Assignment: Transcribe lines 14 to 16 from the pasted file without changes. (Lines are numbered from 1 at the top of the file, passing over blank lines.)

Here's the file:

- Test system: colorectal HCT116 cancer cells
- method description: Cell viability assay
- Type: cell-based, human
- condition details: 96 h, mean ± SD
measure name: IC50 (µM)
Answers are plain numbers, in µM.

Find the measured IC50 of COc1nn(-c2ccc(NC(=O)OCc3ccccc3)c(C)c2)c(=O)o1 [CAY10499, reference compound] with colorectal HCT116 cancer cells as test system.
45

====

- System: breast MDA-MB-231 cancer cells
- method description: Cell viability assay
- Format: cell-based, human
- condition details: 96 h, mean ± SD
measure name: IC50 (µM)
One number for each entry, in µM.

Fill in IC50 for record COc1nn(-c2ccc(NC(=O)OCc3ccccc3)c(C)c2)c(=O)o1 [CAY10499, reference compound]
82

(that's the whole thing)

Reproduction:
measure name: IC50 (µM)
One number for each entry, in µM.

Fill in IC50 for record COc1nn(-c2ccc(NC(=O)OCc3ccccc3)c(C)c2)c(=O)o1 [CAY10499, reference compound]